14. My point is that if we’re already committed to spending the money, we should look at models that are successful in achieving their goals. In San Francisco, there are over 2000 homeless children within the public school district. It seems, at the very least, we should be housing families with school aged children. I don’t think any child, living in this extremely wealthy community, should have to sleep in the streets or in a car or in a shelter. It is a moral obligation to help children who, by no choice of their own, have ended up being homeless. If we’re going to spend the money, let’s spend it on programs which have proven to work.

  15. IAWU, what I meant was that public employees DGAF about what the activists want and would instead want their investment $ in fuels as well because the SF city & county pension plans are really good and they’ve been investing well.

  16. So you equate equity risk with left-wing ideology?

    In fact, many so-called “sin stocks” are low beta names

  17. What does the false blanket statement about what happens when you remove stocks from an index have to do with ERISA?

    If you can identify and remove very risky stocks from an index, you can decrease risk. Thinking about the risks of social screens requires a touch more thought than the ‘more stocks good, fire bad!’ unfrozen caveman lawyer approach.

  18. Fiduciary rules ensure that pension funds cannot invest in pink sheets stocks and other high-risk equities

  19. Any time you remove stocks from an index, you increase volatility and risk.

    So even an equal return is inferior if more risk was taken.

  20. the city spends $167m annually on homeless. over the last ten years that’s $1.5 BILLION.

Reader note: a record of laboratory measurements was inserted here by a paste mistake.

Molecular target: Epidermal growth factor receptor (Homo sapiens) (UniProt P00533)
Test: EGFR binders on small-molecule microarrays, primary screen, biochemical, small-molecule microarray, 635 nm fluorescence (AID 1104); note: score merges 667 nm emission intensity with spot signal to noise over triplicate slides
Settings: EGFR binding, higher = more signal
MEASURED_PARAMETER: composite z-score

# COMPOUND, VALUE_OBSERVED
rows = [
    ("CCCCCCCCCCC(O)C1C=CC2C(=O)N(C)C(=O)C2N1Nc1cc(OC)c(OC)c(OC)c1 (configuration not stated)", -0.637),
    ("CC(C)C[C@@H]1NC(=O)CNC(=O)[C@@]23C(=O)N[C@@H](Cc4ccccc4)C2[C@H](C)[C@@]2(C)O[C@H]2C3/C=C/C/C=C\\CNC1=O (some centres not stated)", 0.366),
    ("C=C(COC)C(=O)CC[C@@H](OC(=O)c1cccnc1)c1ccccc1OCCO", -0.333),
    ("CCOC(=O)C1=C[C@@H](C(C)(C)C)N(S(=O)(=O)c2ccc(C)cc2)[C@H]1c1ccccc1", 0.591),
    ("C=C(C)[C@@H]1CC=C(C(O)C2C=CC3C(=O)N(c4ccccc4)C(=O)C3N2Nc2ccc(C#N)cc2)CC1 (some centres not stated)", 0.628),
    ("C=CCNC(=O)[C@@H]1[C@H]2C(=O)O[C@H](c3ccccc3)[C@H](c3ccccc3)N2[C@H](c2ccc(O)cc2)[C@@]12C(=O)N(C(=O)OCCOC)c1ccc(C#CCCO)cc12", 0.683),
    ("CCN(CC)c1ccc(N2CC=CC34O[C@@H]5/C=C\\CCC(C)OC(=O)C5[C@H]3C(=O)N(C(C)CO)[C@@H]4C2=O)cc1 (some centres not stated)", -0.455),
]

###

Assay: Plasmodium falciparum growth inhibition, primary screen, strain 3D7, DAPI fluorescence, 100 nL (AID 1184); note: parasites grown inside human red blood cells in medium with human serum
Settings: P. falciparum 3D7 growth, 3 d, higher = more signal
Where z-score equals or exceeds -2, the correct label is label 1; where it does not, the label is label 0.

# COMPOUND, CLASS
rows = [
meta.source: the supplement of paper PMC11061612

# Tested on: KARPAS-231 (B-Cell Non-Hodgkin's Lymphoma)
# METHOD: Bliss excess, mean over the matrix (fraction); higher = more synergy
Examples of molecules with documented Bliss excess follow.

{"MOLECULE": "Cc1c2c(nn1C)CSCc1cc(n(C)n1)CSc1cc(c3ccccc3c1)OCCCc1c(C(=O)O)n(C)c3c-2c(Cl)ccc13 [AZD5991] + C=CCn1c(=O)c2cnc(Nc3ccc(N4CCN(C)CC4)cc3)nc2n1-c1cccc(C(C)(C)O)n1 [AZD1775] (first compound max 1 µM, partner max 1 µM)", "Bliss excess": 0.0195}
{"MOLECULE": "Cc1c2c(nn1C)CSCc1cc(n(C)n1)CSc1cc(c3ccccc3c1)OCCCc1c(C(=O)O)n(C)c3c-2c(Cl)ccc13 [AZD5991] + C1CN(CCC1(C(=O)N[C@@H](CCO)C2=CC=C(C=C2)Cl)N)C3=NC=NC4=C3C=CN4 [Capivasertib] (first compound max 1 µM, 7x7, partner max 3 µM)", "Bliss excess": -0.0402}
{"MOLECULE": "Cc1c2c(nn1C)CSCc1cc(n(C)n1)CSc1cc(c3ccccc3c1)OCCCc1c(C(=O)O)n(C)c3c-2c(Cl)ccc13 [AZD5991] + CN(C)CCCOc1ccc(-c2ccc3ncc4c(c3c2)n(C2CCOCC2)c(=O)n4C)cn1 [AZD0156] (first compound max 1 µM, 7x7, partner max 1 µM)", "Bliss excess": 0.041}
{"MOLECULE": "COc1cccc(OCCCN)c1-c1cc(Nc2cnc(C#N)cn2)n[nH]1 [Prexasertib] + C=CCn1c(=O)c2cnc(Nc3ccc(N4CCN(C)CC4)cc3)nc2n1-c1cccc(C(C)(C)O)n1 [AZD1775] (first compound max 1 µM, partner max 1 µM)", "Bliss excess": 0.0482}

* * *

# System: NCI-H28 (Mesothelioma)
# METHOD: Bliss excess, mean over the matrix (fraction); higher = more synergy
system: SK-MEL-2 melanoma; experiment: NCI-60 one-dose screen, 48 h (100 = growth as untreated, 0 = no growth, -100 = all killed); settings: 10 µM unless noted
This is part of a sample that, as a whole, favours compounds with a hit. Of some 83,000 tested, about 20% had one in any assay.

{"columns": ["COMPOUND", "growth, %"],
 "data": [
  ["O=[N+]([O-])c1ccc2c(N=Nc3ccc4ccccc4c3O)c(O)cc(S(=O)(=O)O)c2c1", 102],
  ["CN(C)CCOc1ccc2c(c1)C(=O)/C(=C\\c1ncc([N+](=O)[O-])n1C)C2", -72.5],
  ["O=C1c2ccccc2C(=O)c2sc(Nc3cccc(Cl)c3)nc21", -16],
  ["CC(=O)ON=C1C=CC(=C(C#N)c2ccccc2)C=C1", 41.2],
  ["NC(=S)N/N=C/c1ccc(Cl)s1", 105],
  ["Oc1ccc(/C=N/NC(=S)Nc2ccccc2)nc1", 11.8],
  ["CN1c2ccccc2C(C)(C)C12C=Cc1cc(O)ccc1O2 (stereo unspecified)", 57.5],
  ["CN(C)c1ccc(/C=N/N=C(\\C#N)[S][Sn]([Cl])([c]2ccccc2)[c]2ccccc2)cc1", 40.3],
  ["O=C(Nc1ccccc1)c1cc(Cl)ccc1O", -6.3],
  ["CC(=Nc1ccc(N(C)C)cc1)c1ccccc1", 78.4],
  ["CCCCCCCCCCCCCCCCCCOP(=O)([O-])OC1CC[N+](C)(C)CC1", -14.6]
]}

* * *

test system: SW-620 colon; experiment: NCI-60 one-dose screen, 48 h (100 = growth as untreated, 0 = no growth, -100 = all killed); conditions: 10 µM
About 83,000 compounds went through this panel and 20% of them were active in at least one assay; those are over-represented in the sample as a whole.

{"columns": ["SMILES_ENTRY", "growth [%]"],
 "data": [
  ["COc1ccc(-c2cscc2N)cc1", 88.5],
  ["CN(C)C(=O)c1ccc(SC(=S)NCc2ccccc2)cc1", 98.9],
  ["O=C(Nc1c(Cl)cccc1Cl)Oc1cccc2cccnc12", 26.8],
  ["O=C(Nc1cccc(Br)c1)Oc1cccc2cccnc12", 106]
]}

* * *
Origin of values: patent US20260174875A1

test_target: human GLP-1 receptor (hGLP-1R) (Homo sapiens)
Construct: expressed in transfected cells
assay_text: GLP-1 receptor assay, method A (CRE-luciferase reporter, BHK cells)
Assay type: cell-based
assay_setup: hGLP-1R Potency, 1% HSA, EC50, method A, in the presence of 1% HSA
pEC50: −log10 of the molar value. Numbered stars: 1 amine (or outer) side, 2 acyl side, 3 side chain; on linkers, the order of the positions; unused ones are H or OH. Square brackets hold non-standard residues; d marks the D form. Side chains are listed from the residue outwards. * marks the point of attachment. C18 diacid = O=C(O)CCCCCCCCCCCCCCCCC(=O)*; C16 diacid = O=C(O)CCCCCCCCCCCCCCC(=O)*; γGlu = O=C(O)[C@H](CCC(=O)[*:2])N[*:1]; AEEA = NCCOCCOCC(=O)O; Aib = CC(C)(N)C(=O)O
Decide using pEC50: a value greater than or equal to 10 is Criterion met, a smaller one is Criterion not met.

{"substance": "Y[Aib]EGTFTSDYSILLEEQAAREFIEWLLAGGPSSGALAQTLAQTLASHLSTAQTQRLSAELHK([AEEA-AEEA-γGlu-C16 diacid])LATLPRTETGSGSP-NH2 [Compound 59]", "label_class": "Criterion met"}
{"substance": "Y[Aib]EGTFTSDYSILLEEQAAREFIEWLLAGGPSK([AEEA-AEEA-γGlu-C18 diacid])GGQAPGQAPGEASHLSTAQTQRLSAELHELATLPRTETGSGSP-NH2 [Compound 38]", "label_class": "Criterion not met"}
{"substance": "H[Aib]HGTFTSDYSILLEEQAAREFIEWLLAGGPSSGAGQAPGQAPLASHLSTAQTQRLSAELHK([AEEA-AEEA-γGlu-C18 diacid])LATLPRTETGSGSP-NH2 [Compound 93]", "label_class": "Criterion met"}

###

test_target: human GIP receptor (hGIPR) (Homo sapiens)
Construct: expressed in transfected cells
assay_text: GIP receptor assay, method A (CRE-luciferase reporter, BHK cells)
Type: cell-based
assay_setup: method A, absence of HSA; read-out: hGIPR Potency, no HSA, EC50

that number gets much bigger still when you count the value of the various nonprofits, corporate & individuals that provide money, volunteers, and in-kind donations to homeless.

    what’s all this spending bought us? a larger homeless population than before.

    throwing more money at this problem clearly isn’t the ‘easy’ answer.

  21. More 10-year stats vs the S&P:
    stdev, 14.61 vs 14.70
    beta, 0.98 vs 1.00
    sharpe, 0.45 vs 0.45
    drawdown, -49 vs -51

  22. No solution can be “easy” if it involves spending huge amounts of cash.

    Moreover, if SF becomes known as the “free homes” capital of the nation, we will be inundated with thousands more homeless people all seeking their free home

  23. Even during periods when so-called “ethical” funds do not under-perform the market, they did so with more risk.

  24. 4th, I think the employees do give a crap about their investment funds, and do not want to see gross deviations from the index for ideological reasons.

    The biggest problem is that many of the so-called “sin” or “unethical” businesses are cash-generative and defensive. A portfolio that omits tobacco, PG&E and other utilities, energy, arms, gambling, alcohol, big pharma etc will be more risky and potentially less profitable. Which in turn will mean higher employee contributions to fund the desired level of pension.

  25. IAWU about that. The activists are not even city employees, and most city employees DGAF about it.

  26. Tobacco stocks have been very good investments. Check out how Altria has massively out-performed the S and P 500:

    http://finance.yahoo.com/echarts?s=MO+Interactive#%7B%22range%22%3A%22max%22%2C%22scale%22%3A%22linear%22%2C%22comparisons%22%3A%7B%22%5EGSPC%22%3A%7B%22color%22%3A%22%23cc0000%22%2C%22weight%22%3A1%7D%7D%7D

    Any pension fund that avoided tobacco was guaranteed to under-perform the market.

    I have never invested in South Africa because of the high crime rate there.

  27. I’m sure you were also pissed when jurisdictions divested from South Africa, supported the abused farm workers and dumped tobacco stocks.

    But most people supported these actions. Too bad for you and your ‘money is everything’, greed-driven attitude.

  28. Tom says we can never get rid of the homeless. Why not? I visit plenty of towns that don’t have any homeless people. How do they achieve that? Easy. Give the homeless no money, care or services, and put them on buses some place else.

    That is what those other towns do – they send them here. Time to fight back.

    Oh, and if I were a city employee, I’d be pissed that the city is playing ideological games with the retirement fund by divesting in one of the most inflation-proof stock sectors – energy.

    Although, on a more personal note, this could be a very bullish indicator for energy stocks, since bureaucrats invariably get investment ideas dead wrong

Comments are closed.